melody

[mel-uh-dee]
noun, plural melodies.
1.
musical sounds in agreeable succession or arrangement.
2.
Music.
a.
the succession of single tones in musical compositions, as distinguished from harmony and rhythm.
b.
the principal part in a harmonic composition; the air.
c.
a rhythmical succession of single tones producing a distinct musical phrase or idea.
3.
a poem suitable for singing.
4.
intonation, as of a segment of connected speech.

Origin:
1250–1300; Middle English melodie < Medieval Latin melōdia < Greek melōidía (choral) singing, equivalent to mel- (see melic) + -ōid- (see ode) + -ia -y3

melodyless, adjective
undermelody, noun, plural undermelodies.

malady, melody.


1. See harmony. 2. tune, song, descant, theme.
Dictionary.com Unabridged

Melody

[mel-uh-dee]
noun
a female given name.
Dictionary.com Unabridged
Based on the Random House Dictionary, © Random House, Inc. 2014.
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World English Dictionary
melody (ˈmɛlədɪ)
 
n , pl -dies
1.  music
 a.  a succession of notes forming a distinctive sequence; tune
 b.  Compare harmony the horizontally represented aspect of the structure of a piece of music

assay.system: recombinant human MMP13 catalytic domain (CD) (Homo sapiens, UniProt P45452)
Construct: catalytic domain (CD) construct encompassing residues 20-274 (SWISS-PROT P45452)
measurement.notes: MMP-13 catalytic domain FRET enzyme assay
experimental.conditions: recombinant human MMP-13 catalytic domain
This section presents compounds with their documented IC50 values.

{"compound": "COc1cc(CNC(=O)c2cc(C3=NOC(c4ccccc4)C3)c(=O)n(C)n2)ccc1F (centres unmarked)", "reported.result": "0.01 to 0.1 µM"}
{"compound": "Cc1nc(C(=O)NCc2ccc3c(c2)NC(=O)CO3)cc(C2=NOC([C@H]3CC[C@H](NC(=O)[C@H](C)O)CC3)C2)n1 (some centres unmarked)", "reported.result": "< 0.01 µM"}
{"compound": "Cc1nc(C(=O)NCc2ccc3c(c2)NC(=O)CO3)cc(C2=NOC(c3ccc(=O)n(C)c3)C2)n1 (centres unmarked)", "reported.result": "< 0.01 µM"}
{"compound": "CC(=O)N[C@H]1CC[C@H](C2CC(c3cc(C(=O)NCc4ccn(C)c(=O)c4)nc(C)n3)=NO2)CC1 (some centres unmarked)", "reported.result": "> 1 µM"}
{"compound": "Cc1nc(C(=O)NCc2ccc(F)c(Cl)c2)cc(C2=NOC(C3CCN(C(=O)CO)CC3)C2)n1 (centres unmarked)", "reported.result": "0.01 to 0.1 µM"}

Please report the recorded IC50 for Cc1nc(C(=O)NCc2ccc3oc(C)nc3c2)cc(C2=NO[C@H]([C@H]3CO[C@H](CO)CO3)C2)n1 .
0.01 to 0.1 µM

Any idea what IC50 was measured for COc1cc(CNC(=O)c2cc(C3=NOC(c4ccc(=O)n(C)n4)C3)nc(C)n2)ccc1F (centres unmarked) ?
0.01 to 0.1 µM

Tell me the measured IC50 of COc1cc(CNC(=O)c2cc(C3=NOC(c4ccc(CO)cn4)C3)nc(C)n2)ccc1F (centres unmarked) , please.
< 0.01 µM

2.  sounds that are pleasant because of tone or arrangement, esp words of poetry
 
[C13: from Old French, from Late Latin melōdia, from Greek melōidia singing, from melos song + -ōidia, from aoidein to sing]

Collins English Dictionary - Complete & Unabridged 10th Edition
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Etymonline
Word Origin & History

melody
late 13c., from O.Fr. melodie, from L.L. melodia, from Gk. meloidia "singing, chanting, a tune for lyric poetry," from melos "song, part of song," originally "limb" + oide "song, ode."
Online Etymology Dictionary, © 2010 Douglas Harper
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Example sentences for melody
Percussion instruments play not only rhythm, but also melody and harmony.
The dance form of jazz was characterized by a sweet and romantic melody.
It is comparable to what happens when a new note is added to a melody.
He made substantial modifications to harmony, melody, dynamics, etc.
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